After major terrorist attacks hit Brussels and Paris, Europe is still reeling. These atrocities prompted a heated dispute between two noted French scholars of political Islam, Gilles Kepel and Olivier Roy, over why a handful of European Muslims become terrorists.

Their disagreement isn’t just an intellectual squabble. It strikes to the heart of how the West understands violent Islamist extremism — and what the appropriate policy responses might be.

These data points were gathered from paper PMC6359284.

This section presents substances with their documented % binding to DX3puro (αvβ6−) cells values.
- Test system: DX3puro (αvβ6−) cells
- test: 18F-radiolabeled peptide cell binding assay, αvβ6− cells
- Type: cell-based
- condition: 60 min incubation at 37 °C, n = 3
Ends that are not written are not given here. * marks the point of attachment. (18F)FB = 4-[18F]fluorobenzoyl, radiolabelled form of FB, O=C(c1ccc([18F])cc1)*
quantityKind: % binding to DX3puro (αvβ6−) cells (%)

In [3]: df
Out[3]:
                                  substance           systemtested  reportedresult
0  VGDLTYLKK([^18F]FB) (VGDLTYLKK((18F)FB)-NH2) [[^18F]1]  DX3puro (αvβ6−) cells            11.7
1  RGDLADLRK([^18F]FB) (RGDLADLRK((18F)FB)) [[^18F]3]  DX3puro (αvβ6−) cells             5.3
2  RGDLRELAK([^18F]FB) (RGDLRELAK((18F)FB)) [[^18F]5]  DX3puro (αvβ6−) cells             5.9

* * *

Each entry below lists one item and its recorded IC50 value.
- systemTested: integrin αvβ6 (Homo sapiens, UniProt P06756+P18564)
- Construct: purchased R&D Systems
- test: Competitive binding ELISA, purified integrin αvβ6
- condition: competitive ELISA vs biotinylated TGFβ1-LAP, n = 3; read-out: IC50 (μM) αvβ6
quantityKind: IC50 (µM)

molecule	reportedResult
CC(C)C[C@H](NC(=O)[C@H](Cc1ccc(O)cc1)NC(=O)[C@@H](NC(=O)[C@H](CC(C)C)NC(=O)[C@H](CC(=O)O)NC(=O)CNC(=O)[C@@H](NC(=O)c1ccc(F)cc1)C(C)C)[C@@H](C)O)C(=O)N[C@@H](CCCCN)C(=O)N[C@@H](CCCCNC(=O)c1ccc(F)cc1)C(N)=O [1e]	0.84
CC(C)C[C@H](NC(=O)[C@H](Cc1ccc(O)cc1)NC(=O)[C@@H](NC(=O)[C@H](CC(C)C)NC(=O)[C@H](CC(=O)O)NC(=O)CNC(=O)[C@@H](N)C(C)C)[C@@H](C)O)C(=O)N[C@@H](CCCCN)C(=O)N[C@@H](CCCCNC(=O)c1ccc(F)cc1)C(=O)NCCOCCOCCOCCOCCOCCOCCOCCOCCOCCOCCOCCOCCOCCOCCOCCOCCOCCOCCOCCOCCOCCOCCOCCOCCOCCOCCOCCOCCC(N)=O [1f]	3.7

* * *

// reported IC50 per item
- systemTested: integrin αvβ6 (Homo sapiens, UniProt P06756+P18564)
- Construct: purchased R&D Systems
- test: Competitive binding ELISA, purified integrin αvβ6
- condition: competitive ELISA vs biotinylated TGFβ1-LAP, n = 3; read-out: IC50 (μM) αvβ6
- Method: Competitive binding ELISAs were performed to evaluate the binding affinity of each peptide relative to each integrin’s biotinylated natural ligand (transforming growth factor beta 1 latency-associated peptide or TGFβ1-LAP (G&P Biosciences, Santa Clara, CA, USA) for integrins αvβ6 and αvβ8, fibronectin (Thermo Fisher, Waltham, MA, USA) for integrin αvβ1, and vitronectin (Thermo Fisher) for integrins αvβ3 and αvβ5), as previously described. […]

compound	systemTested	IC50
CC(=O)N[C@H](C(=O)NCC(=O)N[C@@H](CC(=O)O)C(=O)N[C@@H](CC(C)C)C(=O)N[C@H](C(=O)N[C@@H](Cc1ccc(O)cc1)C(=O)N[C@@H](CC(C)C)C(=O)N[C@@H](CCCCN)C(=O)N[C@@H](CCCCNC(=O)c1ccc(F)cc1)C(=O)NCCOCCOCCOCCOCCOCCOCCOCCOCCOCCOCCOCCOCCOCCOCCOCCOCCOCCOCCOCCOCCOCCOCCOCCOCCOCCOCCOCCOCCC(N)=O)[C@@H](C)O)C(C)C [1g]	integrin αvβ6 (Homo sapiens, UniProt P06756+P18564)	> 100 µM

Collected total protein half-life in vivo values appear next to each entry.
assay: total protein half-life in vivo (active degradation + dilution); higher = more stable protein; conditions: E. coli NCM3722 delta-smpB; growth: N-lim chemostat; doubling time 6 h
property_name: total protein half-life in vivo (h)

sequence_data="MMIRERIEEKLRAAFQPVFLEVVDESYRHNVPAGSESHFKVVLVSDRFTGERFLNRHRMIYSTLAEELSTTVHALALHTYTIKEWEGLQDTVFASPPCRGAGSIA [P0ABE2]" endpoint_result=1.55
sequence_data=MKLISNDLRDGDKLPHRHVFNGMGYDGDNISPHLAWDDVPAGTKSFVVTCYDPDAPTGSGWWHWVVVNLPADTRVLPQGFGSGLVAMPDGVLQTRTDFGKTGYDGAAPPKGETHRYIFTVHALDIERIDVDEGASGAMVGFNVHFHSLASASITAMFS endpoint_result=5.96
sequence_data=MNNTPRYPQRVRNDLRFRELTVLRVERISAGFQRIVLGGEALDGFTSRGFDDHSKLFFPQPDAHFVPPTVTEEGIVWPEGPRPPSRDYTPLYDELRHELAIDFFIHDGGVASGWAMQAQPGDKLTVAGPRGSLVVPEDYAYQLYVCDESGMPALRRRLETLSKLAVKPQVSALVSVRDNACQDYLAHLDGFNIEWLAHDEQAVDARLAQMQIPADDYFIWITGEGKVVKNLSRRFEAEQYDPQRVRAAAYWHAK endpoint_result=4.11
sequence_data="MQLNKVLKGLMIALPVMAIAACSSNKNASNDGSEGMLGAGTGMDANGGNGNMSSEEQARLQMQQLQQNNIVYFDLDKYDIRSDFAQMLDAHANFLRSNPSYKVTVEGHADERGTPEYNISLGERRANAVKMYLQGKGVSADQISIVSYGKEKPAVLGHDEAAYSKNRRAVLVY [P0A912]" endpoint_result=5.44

European terrorists are mostly homegrown

Most of the assailants in the recent Brussels and Paris attacks were raised in either France or Belgium. As were those who carried out the January 2015 assault on the Charlie Hebdo magazine in Paris. Why did these people turn against their own countrymen — and who or what is to blame?